Along with rewarding tours of duty like U.S. Africa Command, my favorite thing about the Army has been the Soldiers and Army Civilians I served alongside. What a great group of people – committed to something larger than themselves, motivated by public service and focused on getting a job done, no matter how difficult. Everyday I’ve been in uniform, someone around me has inspired me or motivated me by their positive attitude and commitment.
Q: Are there any changes you would like to see in the military?
A: One of our major goals across the armed forces is to encourage young people with an interest and aptitude in the STEM fields (Science, Technology, Engineering & Math) to consider serving with us – either in uniform, or as government civilians, or in the defense industry. So, one change I would definitely like to see is more young people with STEM backgrounds in our force. We have a critical need for Soldiers, Army Civilians and Defense industry professionals with STEM skills who can help us keep our technological edge. This is especially true in my current area – information technology and communications. However, STEM supports almost every part of our Army – from designing and engineering combat vehicles and aircraft, to developing unmanned, robotic systems and advanced medical technology. Wherever you look our military needs young people with STEM training. So – I would love for Hamptonians and others from great schools to look to our military for STEM career opportunities.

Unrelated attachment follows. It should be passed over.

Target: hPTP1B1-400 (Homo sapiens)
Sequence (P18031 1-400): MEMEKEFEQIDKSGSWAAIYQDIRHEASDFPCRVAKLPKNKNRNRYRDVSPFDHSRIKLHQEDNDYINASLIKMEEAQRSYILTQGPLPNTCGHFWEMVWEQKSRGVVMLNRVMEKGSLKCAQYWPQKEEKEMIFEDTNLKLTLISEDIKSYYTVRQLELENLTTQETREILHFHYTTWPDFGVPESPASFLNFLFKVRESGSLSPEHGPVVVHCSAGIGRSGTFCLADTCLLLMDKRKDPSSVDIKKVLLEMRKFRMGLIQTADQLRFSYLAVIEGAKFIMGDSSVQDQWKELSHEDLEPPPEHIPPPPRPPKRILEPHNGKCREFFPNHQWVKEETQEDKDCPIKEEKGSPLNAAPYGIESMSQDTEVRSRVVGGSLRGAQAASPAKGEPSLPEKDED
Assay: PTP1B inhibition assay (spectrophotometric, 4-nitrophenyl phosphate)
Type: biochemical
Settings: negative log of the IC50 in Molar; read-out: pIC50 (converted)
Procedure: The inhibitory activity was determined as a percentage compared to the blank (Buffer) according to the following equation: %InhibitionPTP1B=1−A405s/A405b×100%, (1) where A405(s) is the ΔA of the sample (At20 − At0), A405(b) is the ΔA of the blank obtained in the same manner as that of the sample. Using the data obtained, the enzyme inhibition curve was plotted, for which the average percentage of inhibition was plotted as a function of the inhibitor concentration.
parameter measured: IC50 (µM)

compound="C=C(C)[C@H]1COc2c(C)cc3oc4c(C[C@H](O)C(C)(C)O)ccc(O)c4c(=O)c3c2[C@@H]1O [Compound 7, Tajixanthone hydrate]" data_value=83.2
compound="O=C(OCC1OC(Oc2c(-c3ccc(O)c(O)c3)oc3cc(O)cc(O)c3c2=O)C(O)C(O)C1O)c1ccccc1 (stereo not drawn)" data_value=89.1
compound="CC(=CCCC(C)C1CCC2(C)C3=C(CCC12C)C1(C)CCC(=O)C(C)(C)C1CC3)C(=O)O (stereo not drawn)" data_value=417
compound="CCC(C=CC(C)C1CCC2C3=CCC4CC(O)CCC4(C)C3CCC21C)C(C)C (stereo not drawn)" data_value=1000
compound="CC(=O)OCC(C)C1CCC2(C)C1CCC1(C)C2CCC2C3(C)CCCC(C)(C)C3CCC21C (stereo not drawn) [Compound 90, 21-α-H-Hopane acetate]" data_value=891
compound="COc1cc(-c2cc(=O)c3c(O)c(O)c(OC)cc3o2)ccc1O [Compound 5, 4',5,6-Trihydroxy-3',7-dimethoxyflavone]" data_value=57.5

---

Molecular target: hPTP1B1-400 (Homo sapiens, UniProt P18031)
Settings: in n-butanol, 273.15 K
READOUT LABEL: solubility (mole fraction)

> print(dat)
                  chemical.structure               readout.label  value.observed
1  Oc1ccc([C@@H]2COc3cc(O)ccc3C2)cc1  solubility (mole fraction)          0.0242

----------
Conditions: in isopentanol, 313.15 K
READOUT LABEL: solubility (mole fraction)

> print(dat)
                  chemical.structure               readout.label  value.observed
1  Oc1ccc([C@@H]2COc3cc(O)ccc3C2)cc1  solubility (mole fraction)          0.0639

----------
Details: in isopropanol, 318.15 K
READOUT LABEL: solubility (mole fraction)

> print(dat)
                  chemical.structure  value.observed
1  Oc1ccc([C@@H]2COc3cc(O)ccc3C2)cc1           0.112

Q: Who is someone that inspired you while in the Army?
A: Well, for me, inspiration started right at home with Mom and Dad. As I said earlier, my Dad was a career Soldier and a great example. He not only encouraged my dream of becoming a Soldier – he has been there for me every day of my career. It’s much the same with my Mom too. Growing up my Mom was always my “rock”. She is the one who really grounded me and instilled me the values of hard work and always doing what’s right. She set the example of selfless service by always giving and doing for others, even at her own personal sacrifice. She never looks for credit or limelight; she just gives from the heart.
As far as others who inspired me – there are just too many to name! Coming from Hampton – you’ve got to be inspired by the legacy of our founder, General Samuel Chapman Armstrong. He fought at Gettysburg and exemplifies our nation’s ‘Citizen-Soldier’ tradition of service. I was also inspired by great leaders like LTC Claude Vann – another Hampton legend and alumni. Every day of my career leaders like BG (Retired) Clara Adams-Ender, the late LTG (Retired) Robert Gray and the late LTG (Retired) Ed Honor – and great officers like General Johnnie Wilson and General Dennis Via, who today leads the U.S. Army Materiel Command – all inspired me by their example. These leaders either cleared a path that I was able to follow, or gave me an opportunity to work hard and succeed. One of my greatest inspirations is my wife, Monique Doute Ferrell. Monique is a senior Army Civilian leader and serves today as the Director of the Army’s Sexual Harassment/Assault Response & Prevention Program. She’s not only a tremendous public servant, she’s also a Hampton alumni. We met here as students and she’s been my most important inspiration ever since then!
More political bs to continue feeding a dead horse, congratulations to this man, but it’s 2016. Think about what you see happening around you, it’s called change, some things are no longer needed. Im just saying.